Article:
We have a range of different employment statuses—employee, worker, fixed term, part time, temporary—and it is right for employees and companies to be able to choose between those options, so that they can find the approach that works best for them. It would not be helpful to suggest that any type of employment status is better than the others, because people value different elements. Flexibility is often appreciated in both directions, as is the extra control that workers often have on how they undertake their contracted work, rather than being directed as an employee would be.
I do not think that anyone is suggesting that every self-employed person is dodgy or that they are going through an organisation that is in some way dodgy. Like many people, my hon. Friend John Cryer and I were self-employed in the construction industry. The issue here is about the practices that are demonstrably called into question by the report that was referred to earlier. If nothing else, will the Minister agree to meet the Union of Construction, Allied Trades and Technicians and perhaps other unions to discuss the matter in detail?
The debate today gives us an opportunity to discuss a range of related issues and for the Department for Business, Innovation and Skills to look at what it can do. HMRC plays a significant role in the matter, so it would be worth engaging with Treasury Ministers. I will undertake to contact my counterparts in the Treasury after the debate to express the concerns that have been raised, particularly those in the UCATT report. I will make sure that they have a copy of that report and are aware of the issues. Anyone who likes can report any concerns about tax evasion directly to HMRC. The authors of the report and, indeed, hon. Members may want to do so on 0845 915 3296.
The resourcing of HMRC was mentioned, and we are investing more than £900 million in HMRC to tackle tax evasion, criminality, unpaid tax debt and avoidance. We announced on
It is estimated that some 300,000 people are falsely registered as self-employed. I do not know whether that figure is correct. Perhaps the Minister has the correct figure. If she does not, will she write to my hon. Friend John Cryer with her Department’s estimate of the number of people who are falsely registered?
I do not have the estimate of the number of people who are falsely registered, but the Government’s estimate of the cost of false self-employment in this area is £350 million. I will certainly see whether HMRC has additional estimates of the number of people who are falsely registered. I would be surprised if it were as high as 380,000, given HMRC’s estimate of the cost. I will endeavour to find out and to write to the hon. Member for Leyton and Wanstead.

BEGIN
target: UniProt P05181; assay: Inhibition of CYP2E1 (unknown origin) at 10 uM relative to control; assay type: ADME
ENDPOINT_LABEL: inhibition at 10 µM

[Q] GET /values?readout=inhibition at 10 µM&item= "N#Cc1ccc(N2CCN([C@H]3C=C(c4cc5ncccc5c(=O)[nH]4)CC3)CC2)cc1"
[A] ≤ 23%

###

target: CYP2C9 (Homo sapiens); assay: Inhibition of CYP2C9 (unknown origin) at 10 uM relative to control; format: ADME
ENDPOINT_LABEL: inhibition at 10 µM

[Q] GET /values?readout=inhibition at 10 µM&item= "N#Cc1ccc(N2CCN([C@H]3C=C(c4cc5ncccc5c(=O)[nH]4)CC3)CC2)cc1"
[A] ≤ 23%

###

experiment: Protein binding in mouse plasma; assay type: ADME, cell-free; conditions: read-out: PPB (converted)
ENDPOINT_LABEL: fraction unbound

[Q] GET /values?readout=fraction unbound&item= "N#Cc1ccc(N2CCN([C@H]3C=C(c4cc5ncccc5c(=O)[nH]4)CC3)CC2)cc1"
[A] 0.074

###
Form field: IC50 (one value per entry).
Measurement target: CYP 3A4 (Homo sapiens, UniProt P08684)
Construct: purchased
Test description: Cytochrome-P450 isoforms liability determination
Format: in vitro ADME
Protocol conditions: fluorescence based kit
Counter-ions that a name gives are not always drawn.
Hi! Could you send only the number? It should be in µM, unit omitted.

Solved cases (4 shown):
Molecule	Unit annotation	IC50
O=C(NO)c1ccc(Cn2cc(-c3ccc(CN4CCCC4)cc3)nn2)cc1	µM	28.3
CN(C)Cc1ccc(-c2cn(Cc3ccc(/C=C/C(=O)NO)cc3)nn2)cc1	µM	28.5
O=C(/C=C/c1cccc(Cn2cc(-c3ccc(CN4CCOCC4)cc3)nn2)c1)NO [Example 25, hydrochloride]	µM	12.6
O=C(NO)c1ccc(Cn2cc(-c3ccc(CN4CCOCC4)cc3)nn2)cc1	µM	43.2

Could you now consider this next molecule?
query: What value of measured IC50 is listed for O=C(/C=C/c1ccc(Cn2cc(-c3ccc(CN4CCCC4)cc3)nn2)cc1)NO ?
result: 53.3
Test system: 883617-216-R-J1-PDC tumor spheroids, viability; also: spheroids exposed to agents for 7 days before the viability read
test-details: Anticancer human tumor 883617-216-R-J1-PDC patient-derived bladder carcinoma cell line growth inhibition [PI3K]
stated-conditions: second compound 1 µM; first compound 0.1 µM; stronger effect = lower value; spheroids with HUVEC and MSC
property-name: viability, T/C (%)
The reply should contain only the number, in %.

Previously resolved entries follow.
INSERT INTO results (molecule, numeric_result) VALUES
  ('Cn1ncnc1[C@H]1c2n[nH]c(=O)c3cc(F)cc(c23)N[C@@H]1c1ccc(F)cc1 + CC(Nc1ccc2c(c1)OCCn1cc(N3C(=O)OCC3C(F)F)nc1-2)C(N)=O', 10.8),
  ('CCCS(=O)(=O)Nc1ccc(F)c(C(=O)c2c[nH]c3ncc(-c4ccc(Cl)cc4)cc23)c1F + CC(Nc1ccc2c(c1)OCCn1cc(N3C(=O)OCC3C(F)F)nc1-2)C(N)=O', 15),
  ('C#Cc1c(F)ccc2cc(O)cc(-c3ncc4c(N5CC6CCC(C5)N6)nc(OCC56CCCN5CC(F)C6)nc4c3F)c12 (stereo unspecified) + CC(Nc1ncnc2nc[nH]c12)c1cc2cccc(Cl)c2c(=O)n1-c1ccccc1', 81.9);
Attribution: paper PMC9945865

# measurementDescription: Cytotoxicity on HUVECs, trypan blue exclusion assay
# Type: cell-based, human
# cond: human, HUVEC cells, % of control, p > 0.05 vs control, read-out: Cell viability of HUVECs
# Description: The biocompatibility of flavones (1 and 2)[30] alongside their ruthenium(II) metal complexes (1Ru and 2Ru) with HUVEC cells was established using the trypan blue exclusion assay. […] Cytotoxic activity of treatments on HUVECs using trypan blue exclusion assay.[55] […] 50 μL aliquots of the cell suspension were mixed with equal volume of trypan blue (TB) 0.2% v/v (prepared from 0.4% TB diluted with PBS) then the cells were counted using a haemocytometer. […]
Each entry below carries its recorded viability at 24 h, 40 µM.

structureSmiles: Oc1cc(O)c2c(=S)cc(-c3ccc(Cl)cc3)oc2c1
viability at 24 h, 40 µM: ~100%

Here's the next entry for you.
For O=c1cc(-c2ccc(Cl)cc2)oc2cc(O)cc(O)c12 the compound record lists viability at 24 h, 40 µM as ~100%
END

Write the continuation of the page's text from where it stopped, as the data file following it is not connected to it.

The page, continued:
The construction industry scheme was mentioned, and it has an important role to play in tackling tax evasion. We do not want to fall into the trap of thinking that many people are trying not to pay tax. Most people pay what is due and pay it on time, and that is as true in the construction sector as anywhere else. We are aware, however, that because of the flexible contracts in construction, where itinerant labour is often used, there can be challenges. That is why the construction industry scheme was set up, so that a deduction or withholding payment of 20% can be made from the payments to a subcontractor if their track record indicates that that is necessary. The scheme secures £3.2 billion a year that might otherwise be at risk. In cases of genuine self-employment, at the end of the year appropriate reports and returns are sent in and a refund is paid.
Does the Minister not realise that the reason why the Government have to deal with this problem is that workers in the construction industry are, given the state of the industry, simply glad to be in a job, so they will not raise concerns themselves? It is important that the Government take hold of the issues and deal with them on behalf of the workers. Workers feel for their jobs at the moment, which is why they are not bringing forward concerns themselves.
I recognise that at a time when unemployment is certainly higher than we would like—thank goodness, it is starting to come down, but we all want it to be much lower—that has a knock-on effect on the confidence of people in the labour market to challenge behaviour. That is why the Government, and, I would argue, hon. Members, have an important role to play in ensuring that people have information about their rights. Helplines offer free and confidential advice. Employers’ responsibilities are often highlighted, and public pressure can be applied, particularly to large household name companies, to ensure that good practice is followed.
Sitting adjourned without Question put (